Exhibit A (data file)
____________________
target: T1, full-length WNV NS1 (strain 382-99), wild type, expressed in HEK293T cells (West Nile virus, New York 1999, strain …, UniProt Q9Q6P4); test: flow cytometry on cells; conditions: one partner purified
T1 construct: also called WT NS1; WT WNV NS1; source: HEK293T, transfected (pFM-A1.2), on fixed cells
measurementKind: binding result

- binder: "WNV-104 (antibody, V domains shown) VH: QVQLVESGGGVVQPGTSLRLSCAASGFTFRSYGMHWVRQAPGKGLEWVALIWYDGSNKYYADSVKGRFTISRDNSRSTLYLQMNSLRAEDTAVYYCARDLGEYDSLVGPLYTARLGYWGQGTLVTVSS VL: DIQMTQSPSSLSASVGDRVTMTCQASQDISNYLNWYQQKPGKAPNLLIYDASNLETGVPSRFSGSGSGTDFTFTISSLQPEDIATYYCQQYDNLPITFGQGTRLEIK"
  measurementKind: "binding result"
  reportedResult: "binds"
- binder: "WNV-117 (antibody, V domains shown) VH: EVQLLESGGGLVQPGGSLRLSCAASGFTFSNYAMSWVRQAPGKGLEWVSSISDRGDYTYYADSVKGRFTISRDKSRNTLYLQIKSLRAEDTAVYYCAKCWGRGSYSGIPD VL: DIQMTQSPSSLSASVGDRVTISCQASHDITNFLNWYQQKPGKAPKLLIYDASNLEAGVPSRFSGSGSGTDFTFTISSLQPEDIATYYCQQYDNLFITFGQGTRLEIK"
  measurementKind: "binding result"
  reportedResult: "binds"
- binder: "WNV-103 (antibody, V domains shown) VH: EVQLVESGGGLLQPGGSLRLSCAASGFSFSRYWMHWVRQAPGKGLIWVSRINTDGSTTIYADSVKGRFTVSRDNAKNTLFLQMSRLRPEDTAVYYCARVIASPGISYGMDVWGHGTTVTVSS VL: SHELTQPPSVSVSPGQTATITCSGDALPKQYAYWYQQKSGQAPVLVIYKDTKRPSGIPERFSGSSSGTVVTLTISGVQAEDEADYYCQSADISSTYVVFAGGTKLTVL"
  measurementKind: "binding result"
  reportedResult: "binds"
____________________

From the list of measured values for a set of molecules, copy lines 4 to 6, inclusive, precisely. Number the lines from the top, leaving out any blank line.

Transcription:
- binder: "WNV-104 (antibody, V domains shown) VH: QVQLVESGGGVVQPGTSLRLSCAASGFTFRSYGMHWVRQAPGKGLEWVALIWYDGSNKYYADSVKGRFTISRDNSRSTLYLQMNSLRAEDTAVYYCARDLGEYDSLVGPLYTARLGYWGQGTLVTVSS VL: DIQMTQSPSSLSASVGDRVTMTCQASQDISNYLNWYQQKPGKAPNLLIYDASNLETGVPSRFSGSGSGTDFTFTISSLQPEDIATYYCQQYDNLPITFGQGTRLEIK"
  measurementKind: "binding result"
  reportedResult: "binds"